Meteorologists' jaws dropped as Hurricane Humberto slammed the Texas shore early morning September 13, 2007. At first just a nameless tropical depression, the storm marshaled 85 mph winds and heavy rains in the blink of an eye, demanding its identity as a category one hurricane.
"It made the transition from tropical depression to hurricane within 24 hours right before landfall. It was a record breaker," says NASA atmospheric scientist Robbie Hood.
Why did Humberto leap to hurricane force so quickly? More importantly, how could its rapid summoning of dangerous power have been predicted so people on shore could have been forewarned?
These questions are much on the minds of hurricane forecasters. Humberto is only the latest example; two years ago, the busy hurricane season of 2005 was notable for its rapidly intensifying storms. No one knows if this is the start of a trend, but everyone would like to see improvements in forecasting storm intensity.
"Forecasting intensity is one of the biggest problems we have right now with hurricanes," says Hood. But Hood and her team of researchers at NASA's Marshall Space Flight Center are making strides toward solving that problem with a new invention called HIRAD, short for Hurricane Imaging Radiometer.
Computer models used to forecast hurricanes need to know wind speeds at the base of the storm. Winds close to the eye, in the eyewall, are especially important—but those winds can be the most difficult to measure.
Enter HIRAD: Designed to operate from an airplane or satellite, "HIRAD will see from above through a hurricane's heaviest rains and thickest clouds to measure the intense winds at the surface of the ocean," says Hood.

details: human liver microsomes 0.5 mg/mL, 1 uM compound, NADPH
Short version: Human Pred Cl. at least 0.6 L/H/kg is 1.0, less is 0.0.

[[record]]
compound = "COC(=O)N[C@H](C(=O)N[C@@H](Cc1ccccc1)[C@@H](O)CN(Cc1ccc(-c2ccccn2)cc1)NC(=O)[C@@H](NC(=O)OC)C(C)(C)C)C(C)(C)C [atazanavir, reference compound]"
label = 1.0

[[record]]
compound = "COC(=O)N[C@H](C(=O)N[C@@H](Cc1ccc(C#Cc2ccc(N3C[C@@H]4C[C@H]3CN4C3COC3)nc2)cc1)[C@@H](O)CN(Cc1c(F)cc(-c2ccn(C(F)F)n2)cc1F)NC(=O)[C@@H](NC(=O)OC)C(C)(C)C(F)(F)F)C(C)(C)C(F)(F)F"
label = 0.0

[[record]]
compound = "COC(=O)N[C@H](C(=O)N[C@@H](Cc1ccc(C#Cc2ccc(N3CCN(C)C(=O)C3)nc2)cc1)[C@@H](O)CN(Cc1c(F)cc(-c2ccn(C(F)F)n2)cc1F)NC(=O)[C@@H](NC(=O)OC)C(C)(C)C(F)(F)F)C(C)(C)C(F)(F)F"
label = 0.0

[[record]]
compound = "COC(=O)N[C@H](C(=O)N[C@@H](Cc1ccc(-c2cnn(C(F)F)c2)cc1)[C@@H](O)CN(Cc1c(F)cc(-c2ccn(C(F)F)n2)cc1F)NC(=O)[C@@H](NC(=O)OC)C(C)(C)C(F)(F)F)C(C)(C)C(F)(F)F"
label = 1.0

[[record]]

HIRAD measures the wind over water by sensing its froth. "Strong winds sweep and swirl across ocean waves, whipping up foamy white froth," explains Hood. "HIRAD measures microwave radiation naturally emitted by this froth; the stronger the winds, the more froth, and the more microwave radiation."
HIRAD will measure a wider swath of area than traditional aircraft tools, so fewer aircraft passes will be necessary. It is smaller and lighter and requires less power than current wind measuring instruments. It has no moving parts. It's relatively inexpensive to build and has potential for satellite applications. All positives.
A later version of HIRAD will be proposed to measure wind direction as well as speed. "For the best picture of what's happening inside a hurricane, you need to know both wind speed and direction. We'll look at the thickness of the foam on one side of the wave as opposed to the other. This will give us the wind direction," explains Hood.
HIRAD could take its first trial run on an aircraft as early as the 2009 hurricane season and is expected to pass with "flying" colors. Then, if funding is made available, it will fly on a satellite. "When you fly an instrument on a satellite, it helps everybody on the globe," she says. "It improves forecasting around the world, for countries that don't have the ground-based radar and aircraft instruments larger countries have."
Karen Stephens, HIRAD Project Manager, adds, "In the post-Katrina era, it is especially satisfying to be working on something so immediately beneficial and possibly life-saving."
But first HIRAD has to prove itself and win funding to continue its development. Until then, during hurricane season, don't blink your eyes!
Source: Science@NASA, by Dauna Coulter
Explore further: NASA's HS3 mission spotlight: The HIRAD instrument